Assume you are going to hit every pitch. If you don’t, it is virtually impossible to hit a fastball even at the youth level. I like to teach the YES-YES-NO theory. Think YES when the pitcher starts his motion. Think YES when he is at his release point. Prepare to swing hard unless a NO visual cue pops up. Those cues are a pitch being up, down, in or out.
If you think “maybe” in the batter’s box, you are not being aggressive and won’t be successful.
The key is to hit the ball hard. To do that, you need to put the barrel of the bat on the ball. You have to swing at strikes to drive the baseball.
In a six inning game, the defense must record 18 outs. Make them earn every single one. Run the bases hard. Don’t swing at a pitch outside of your zone with less than two strikes. With two strikes, choke up and put the ball in play. Make the defense worry and hurry.
Preparing for an at-bat does not start when you get in the batter’s box. It does not start on your way to the plate. It starts long before the first pitch of the game is even thrown.
Before the game starts, find out who is pitching. If you have faced them before, visualize their pitches. Watch them in the bullpen if possible to look for movement and release point.
Watch the opposing pitcher while you are in the dugout. Talk to your teammates and discuss each other’s at-bats. Look for patterns and signs that might indicate the pitcher is tipping his pitches.
In the on-deck circle, be aware of the situation and have a plan. Follow your routine, relax and breathe. Find the pitcher’s release point and follow the baseball.
Once you get in the batter’s box, your approach and routine should be automatic. You just need to relax and breathe. This is not the time to work on your swing. You have done that in practice and are prepared. Trust your ability and have confidence.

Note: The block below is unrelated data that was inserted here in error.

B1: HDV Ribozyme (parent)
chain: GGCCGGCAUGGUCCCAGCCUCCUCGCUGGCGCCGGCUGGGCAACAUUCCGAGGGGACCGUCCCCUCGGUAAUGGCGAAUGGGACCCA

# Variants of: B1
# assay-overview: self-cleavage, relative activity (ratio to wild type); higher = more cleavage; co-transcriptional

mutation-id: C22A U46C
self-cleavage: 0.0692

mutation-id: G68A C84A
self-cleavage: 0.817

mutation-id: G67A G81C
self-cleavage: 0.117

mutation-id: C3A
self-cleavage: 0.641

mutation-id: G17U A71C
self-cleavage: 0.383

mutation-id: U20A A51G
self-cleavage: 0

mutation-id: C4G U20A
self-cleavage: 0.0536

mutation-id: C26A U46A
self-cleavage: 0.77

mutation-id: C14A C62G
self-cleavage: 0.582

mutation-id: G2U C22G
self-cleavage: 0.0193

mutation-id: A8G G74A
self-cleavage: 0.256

Many people say that you can fail 70% of the time in baseball and be successful. The thinking behind that statement is that 3 hits in 10 ten at-bats makes you a .300 hitter. That problem is that it only counts getting a base hit as being successful.
Let’s say you are up to bat with one out and a runner on third base. You ground out to the second baseman and the run scores. As a coach, I definitely consider that a quality at-bat and successful trip to the plate.
I set a team goal of 14 quality at-bats per six inning game. What are some ways to achieve a quality at-bat?
- base hit
- hit by pitch
- base on balls
- sacrifice bunt
- sacrifice fly
- suicide squeeze bunt
- reach base on an error
- move a runner to 3rd base with less than 2 outs
- score a runner from 3rd base
- 6 pitch (or more) at-bat
If you are around this game long enough, you will pick up little tricks of the trade. Small modifications that can be made to give you even a slight advantage are part of the game. But have you ever used a magic trick?
What if I told you that I could make home plate grow and/or shrink? A good magician never reveals his secrets, so be thankful that I am not a good magician…and that this really isn’t magic at all.
A post by Baseball Toolshed was making the rounds yesterday addressing players and their body language. I completely agree with the article, stating that poor body language will have a negative impact on your performance and send you spiraling downward. Having a positive attitude and reaction toward failure will allow you to be more confident. That confidence will help translate into production.